Luckily for all of us, fixing a squeaky bed frame isn't as hard as it might seem, but we'll have to delve into that on some other occasion.
You might be tempted to toss your old box spring out of the house as soon as it starts making noise, but we'd advise against it. While there's no “perfect time” to dispose of your old bed frame, there are some signs to be on the lookout for.
Any of these four could be a good reason to toss out your old box spring, so if yours checks any of the four – out with it. If it checks all the boxes, we admire you for sticking with it for so long, but you need to move on.
Let's be honest here, some of these box springs aren't too flashy or good looking, so you might need to learn how to hide, or at the very least, decorate them. Here's how you'll do it.
Any of these will work hard, but we're sure that if you're creative enough, you'll be able to come up with a few other ways to conceal this bed frame in your home.
You wouldn't generally see this, but yes – you can use a box spring with a platform bed, provided that you get a platform bed with a firm, solid base. If it's a slatted base bed – this won't work.
Seeing how platform beds are usually low-profile, this bed frame could help you bridge the height gap without having to spend tons of money buying an unreasonably tall mattress, or another, taller bed frame.
We've already said why height could be an issue for some, so there's no point in revisiting it again.
If you're wondering can a box spring break – the answer is yes. Of course, it can. Everything breaks.
Most people are concerned with how much weight can this bed frame take before it breaks. Is it 500 pounds? 1000 pounds? 2000 pounds? Well, it depends. Most box springs will easily handle anywhere between 500 and 1000 pounds, while some will even hold up to 3000 pounds – although we can't really see the point behind those ones.
As for when will they break – it depends. It depends on the material. Generally speaking, plywood and softwood frames will crack and break within two to three years, while hardwood ones could last up to a decade. Possibly longer.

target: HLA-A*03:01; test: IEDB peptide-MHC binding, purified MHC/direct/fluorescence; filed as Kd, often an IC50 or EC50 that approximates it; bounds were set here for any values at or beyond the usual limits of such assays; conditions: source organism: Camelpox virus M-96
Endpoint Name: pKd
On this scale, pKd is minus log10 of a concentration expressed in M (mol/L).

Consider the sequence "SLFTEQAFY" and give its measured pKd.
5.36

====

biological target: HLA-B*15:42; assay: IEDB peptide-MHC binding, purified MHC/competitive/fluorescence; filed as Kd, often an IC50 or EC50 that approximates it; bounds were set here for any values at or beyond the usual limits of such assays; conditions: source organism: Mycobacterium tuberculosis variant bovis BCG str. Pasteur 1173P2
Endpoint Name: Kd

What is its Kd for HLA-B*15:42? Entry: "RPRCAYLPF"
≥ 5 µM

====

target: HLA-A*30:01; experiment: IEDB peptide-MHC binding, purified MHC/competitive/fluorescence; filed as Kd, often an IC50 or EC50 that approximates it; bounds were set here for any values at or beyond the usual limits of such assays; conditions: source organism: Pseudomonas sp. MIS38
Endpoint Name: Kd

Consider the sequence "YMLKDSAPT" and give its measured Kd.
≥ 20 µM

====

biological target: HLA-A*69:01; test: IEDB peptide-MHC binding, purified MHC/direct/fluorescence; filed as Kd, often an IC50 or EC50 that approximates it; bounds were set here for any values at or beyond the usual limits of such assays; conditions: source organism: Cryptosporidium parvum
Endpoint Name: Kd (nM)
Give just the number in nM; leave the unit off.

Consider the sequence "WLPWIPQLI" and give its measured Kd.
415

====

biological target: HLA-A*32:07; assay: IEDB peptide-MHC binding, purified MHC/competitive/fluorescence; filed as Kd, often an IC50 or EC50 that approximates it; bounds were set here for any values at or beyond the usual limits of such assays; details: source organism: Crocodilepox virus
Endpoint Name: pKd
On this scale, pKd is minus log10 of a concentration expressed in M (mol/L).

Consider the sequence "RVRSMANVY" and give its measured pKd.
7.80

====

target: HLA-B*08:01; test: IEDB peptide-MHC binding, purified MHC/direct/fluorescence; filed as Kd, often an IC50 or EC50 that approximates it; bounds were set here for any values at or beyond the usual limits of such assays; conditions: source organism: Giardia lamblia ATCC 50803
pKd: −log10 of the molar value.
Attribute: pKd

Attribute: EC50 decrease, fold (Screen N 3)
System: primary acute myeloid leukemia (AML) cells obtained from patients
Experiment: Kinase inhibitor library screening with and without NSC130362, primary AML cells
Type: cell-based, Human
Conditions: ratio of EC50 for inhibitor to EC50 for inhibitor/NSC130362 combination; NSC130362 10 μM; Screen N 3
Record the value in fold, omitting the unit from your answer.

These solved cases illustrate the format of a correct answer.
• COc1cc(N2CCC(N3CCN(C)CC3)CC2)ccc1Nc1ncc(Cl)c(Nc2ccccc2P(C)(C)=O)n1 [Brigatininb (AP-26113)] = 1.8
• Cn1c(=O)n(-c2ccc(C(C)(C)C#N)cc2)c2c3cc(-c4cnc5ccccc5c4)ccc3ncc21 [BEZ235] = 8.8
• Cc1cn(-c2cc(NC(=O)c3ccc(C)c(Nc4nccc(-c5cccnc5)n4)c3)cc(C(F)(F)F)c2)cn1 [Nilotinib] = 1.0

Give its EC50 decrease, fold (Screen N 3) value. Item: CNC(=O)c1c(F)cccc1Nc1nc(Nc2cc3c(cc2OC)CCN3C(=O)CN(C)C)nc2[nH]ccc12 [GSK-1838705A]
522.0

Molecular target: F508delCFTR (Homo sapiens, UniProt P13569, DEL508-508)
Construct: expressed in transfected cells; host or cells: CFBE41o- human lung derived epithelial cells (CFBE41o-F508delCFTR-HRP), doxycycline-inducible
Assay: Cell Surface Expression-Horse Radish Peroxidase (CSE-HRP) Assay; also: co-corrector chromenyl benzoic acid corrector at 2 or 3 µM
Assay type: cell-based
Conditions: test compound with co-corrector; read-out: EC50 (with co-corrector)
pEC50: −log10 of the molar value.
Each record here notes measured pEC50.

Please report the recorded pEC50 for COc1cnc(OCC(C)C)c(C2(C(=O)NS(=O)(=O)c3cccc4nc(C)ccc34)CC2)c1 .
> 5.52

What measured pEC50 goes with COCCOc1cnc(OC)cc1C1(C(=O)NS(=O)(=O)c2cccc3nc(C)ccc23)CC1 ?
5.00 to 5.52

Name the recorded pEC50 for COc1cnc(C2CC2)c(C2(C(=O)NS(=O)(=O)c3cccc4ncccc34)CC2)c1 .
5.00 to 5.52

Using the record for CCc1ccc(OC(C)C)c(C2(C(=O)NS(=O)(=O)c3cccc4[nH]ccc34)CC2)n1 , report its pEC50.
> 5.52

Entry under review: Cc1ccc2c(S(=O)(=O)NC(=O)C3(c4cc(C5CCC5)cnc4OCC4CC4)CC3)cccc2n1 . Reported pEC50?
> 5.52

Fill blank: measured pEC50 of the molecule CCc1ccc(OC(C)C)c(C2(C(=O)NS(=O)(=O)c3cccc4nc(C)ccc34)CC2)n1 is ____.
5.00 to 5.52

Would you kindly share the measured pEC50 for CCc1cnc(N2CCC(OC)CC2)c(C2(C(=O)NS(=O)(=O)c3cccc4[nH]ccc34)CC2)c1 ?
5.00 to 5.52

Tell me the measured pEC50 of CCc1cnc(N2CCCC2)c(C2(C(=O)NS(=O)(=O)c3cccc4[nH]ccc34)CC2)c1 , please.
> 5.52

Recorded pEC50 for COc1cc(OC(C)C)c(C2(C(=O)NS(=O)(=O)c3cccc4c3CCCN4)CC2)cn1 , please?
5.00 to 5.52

Steel and metal frames tend to last up to around ten years and will usually just bend – rarely will they break.
Springs tend to last anywhere between five to ten years – depending on various factors. What will happen is they'll collapse, lose elasticity, and you'll notice sagging.
Hopefully, this answers your question.
It is obvious that there are some benefits to box springs, but we just have to ask ourselves – are they outdated? Do we really need them?
They were mostly used with innerspring mattresses, which are not as popular as they once were. In fact, they're the least popular option nowadays, trailing the likes of latex mattresses, hybrid mattresses, and of course, memory foam mattresses.
In fact, box springs are pretty much obsolete if you go and get any of the aforementioned mattresses. There's just no need for them with these newer memory foam and hybrid mattresses. In some cases, you might even risk voiding the mattress warranty for not providing your mattress with suitable support.
Furthermore, a sturdy base such as box springs' isn't suitable for most beds and bed frames. For instance, you can't place a box spring on an adjustable bed, nor on any bed with wooden slats, so what's the point?
The harsh truth is – unless you're particularly attached to an innerspring mattress – you don't have a need for this bed frame. Whatever the case is, you're much better off investing in a different bed base and a different mattress.
So, yes – box springs are a bit outdated today, especially when compared to the new technologies that find their places in the beds industry.